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Silent Retreat Overview - 2006
St. Francis 2006 Lenten Retreat
Caroline, an Episcopal lay woman, is an internationally known author, lecturer, consultant and retreat leader who began he career as a biologist. Now retired and writing full time, she worked for five bishops as canon for ministry in the Diocese of Atlanta. Having published Calling: A Song for the Baptized, Good Fences: The Boundaries of Hospitality and Transforming the Ordinary, her latest book is Make All Things New. John, an Episcopal priest, is presently priest associate and resident theologian at St. Anne’s in Atlanta and visiting professor of Christian ethics and moral theology at General Seminary in New York. With doctorates from Harvard and Columbia, he was formerly on the faculty of the Duke Divinity School, where he taught courses on spirituality and spiritual formation. His latest book is Living Faithfully as a Prayer Book People.
Weekend Theme: Make all things new. God has implanted in the human soul a quest for wholeness and health, holiness and peace. Lent is the season in which we reflect on our brokenness and sickness, incompleteness and estrangements, as we continue on our spiritual pilgrimage of living into our baptism and preparing for Easter, a season in which we celebrate God’s redemptive gift of new life. On this retreat, we will focus on what it means to be a soul, a human being, and confront the many temptations to deny or distort who we really are. We will explore, through prayer, theological reflection, stories, directed meditation and silence, salvation as healing and health, forgiveness and reconciliation, well-being and peace, holiness and righteousness.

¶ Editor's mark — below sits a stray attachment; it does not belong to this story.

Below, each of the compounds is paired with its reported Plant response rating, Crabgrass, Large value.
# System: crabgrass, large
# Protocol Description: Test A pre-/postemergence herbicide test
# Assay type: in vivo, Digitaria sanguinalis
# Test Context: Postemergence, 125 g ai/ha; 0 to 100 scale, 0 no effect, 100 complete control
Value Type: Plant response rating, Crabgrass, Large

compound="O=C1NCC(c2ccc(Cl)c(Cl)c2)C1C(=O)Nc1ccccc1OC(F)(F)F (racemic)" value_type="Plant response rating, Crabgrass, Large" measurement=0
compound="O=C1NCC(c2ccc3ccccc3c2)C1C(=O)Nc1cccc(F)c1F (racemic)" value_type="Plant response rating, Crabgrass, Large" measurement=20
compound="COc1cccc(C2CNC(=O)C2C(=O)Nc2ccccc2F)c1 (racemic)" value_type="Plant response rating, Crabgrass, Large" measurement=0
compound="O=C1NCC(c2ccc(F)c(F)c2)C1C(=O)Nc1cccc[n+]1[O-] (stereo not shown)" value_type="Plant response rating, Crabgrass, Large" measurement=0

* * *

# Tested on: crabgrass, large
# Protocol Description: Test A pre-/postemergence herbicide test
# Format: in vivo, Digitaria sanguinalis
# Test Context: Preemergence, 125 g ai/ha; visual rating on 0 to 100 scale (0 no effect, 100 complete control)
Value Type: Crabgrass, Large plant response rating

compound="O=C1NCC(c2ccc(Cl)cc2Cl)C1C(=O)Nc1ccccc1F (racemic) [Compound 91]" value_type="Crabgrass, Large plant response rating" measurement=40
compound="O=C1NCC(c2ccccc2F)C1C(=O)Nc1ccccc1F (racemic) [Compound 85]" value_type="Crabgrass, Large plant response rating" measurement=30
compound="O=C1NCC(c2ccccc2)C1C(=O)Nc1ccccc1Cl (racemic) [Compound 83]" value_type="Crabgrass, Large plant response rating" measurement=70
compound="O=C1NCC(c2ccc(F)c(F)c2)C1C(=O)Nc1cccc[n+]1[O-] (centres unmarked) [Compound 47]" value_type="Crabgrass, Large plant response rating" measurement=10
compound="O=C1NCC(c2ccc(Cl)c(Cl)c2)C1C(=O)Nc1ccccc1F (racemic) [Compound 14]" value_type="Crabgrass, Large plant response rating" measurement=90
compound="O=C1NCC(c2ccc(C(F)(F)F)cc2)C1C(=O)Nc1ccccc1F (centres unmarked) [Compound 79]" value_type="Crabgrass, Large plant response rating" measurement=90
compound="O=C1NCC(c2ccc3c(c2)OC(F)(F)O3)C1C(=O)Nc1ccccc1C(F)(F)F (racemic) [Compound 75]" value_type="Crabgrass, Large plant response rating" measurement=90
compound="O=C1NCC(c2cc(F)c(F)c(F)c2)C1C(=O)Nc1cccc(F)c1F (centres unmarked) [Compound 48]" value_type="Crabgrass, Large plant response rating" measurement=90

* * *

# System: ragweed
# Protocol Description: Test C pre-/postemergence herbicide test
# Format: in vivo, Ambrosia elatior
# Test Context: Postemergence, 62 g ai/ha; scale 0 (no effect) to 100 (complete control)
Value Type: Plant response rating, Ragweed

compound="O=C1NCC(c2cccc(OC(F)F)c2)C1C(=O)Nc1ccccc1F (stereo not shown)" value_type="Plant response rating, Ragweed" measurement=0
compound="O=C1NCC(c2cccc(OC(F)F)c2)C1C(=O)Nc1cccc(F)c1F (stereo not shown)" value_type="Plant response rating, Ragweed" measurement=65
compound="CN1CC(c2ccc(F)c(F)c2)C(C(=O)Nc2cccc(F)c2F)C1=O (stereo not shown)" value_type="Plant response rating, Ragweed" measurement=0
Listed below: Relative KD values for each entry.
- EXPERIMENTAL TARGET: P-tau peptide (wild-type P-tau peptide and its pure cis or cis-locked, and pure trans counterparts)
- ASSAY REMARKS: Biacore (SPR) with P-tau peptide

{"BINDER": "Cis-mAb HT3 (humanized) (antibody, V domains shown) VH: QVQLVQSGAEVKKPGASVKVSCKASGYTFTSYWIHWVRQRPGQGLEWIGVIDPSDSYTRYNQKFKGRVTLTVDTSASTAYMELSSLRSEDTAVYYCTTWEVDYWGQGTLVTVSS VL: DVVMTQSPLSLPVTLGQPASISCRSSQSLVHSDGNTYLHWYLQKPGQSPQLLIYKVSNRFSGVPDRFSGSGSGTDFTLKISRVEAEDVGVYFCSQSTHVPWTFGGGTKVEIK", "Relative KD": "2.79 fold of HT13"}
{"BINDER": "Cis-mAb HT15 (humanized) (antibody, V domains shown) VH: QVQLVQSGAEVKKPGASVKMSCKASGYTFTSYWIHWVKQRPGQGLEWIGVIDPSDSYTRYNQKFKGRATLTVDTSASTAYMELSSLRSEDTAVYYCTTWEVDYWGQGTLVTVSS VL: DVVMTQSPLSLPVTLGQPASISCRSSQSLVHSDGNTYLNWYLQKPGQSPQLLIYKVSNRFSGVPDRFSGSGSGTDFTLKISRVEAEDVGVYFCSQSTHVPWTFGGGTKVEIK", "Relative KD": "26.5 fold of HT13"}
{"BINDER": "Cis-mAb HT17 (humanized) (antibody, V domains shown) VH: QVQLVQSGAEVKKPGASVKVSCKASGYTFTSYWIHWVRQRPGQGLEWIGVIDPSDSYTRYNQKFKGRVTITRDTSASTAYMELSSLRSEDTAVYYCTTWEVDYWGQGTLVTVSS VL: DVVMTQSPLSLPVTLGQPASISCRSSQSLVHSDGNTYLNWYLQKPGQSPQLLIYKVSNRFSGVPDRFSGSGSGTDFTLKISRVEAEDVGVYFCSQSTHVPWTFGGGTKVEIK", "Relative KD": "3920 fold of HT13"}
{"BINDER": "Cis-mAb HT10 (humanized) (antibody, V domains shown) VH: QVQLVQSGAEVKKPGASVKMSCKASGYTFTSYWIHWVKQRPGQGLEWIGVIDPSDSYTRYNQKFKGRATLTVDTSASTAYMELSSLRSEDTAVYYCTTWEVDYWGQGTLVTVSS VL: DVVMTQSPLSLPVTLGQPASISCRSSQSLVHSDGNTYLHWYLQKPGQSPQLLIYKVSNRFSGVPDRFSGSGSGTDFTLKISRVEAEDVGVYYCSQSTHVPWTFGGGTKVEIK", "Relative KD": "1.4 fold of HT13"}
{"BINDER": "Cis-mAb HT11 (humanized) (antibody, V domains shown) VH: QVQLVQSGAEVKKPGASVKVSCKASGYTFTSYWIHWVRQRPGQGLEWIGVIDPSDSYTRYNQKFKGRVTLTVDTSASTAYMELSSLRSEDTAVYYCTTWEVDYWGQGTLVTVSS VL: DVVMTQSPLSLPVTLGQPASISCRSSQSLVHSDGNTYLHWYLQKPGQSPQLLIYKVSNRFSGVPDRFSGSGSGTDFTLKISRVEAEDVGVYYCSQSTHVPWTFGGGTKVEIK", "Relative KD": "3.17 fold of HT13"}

The Trinity Conference Center Retreat Experience: Overlooking the Housatonic River in rural Litchfield County in northwestern Connecticut,the Center includes a small stone chapel and athoroughly modernized 19th century farmhouse with guest rooms, dining room, library and common areas. Walking trails in the woods along the river, a rambling road leading through an old covered bridge, buckets next to maple trees collecting the first of the early spring sap, a beautifully appointed great room with roaring fire, culinary fare to satisfy the most discriminating palate, and natural beauty from every vantage point create a unique opening for the healing power of prayer and meditation. The retreat begins with an early evening receptionon Friday followed by dinner, meditation and evening prayer in the chapel. On Saturday there will be prayers, meditation, meals and considerable free time for reading, reflection or exploring the town of West Cornwall or neighboring Kent or Litchfield. Sunday begins with a final meditation after breakfast, followed by the celebration of the Eucharist in the chapel, and a closing brunch. Retreat guests are quiet when in public rooms (except the chat room) from Friday evening after the meditation until Sunday following the celebration of the Eucharist.
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Document last modified on: 03/13/2006